Bruce Schneier is reporting that the SHA-1 hash algorithm has been broken:
The research team of Xiaoyun Wang, Yiqun Lisa Yin, and Hongbo Yu (mostly from Shandong University in China) have been quietly circulating a paper describing their results:
• collisions in the the full SHA-1 in 2**69 hash operations, much less than the brute-force attack of 2**80 operations based on the hash length.
• collisions in SHA-0 in 2**39 operations.
• collisions in 58-round SHA-1 in 2**33 operations.
This attack builds on previous attacks on SHA-0 and SHA-1, and is a major, major cryptanalytic result. It pretty much puts a bullet into SHA-1 as a hash function for digital signatures (although it doesn't affect applications such as HMAC where collisions aren't important).
So, on the Treo 650, when you enable a mail account for Exchange ActiveSync, it warns you that creating the account will empty your calendar-- if you use EAS, you have to use it to sync your calendar. I knew that, and had been manually forcing my desktop to overwrite the handheld calendar. This worked fine until (drum roll) I forgot to set the "desktop overwrites handheld" flag as a default. This morning, I synced the device and-- oops-- almost all of my calendar data is now gone. This is not the end of the world, since we're coming up to a slow time of year. I still have all of my contact and task data, but it'll be a hassle to re-enter the events I do have (including kids' holiday parties at school and my regular weekly team concalls).
From the "I hate it when that happens" department: there's a vuln in the BlackBerry software (at least in the 7230 model) that can be used to cause the device to reboot on demand. The problem is triggered by >128Kb of text in the "Location" field of a meeting request. As RIM points out, Outlook limits that field to 255 characters, so you'd have to hand-craft attack messages. However, these messages don't do permanent damage; they just cause annoying reboots.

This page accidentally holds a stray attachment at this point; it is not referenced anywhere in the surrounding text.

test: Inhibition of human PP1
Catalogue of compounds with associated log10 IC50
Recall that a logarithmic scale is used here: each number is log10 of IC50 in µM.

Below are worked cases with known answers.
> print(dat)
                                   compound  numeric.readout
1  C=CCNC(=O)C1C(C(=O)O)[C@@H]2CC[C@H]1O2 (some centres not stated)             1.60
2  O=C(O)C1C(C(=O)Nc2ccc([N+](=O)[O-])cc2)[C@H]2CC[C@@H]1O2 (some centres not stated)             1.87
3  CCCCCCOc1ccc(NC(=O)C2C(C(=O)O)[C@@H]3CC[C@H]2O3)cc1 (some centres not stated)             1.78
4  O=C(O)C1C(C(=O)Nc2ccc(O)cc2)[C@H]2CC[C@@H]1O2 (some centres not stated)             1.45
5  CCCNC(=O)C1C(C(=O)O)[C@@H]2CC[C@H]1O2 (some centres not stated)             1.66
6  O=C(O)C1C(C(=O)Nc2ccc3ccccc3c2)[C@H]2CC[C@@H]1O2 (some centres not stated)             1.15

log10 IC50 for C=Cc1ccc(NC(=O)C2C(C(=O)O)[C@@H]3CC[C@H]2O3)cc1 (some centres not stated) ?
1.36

RIM confirms that they've already fixed this for version 3.8 of the handheld software, and that they will be adding a filter on their server-side software versions to keep these messages from getting to the device in the first place. It does raise the interesting question of what other vulns might exist in the RIM devices (as well as those from Good, Palm, and Microsoft).
Inaugurating a new category for security mistakes, we have this story from Computerworld. Seems that the Los Alamos National Laboratory has had a little email security problem, on top of their other recent problems:
In the latest incident, lab spokesman Kevin Roark late yesterday confirmed a Los Angeles Times report that the lab recently discovered new incidents of classified information being sent through a nonclassified e-mail system.
"We have had occurrences recently, yes," Roark said. "We have had them in the past. It's anticipated we will have them in the future."
I hate it when that happens. This particular set of incidents apparently happened because of something called aggregate classification: factoids A, B, and C may not be classified, but put them together and they are! For example, knowing the thermal output of an aircraft carrier's nuclear reactor would let you estimate its maximum speed pretty well. The diameters of various inlet and outlet pipes aren't themselves classified, but the specs for the reactor piping as a whole is. Make sense? Yeah, me neither. Anyway, it's hard to purge the classified content from the mail system; that's actually the topic of an upcoming UPDATE column, but in the meantime suffice it to say that you'll probably need a third-party tool, since AFAIK none of the existing enterprise messaging systems on the market offer built-in keyword scanning across multiple mailboxes or stores.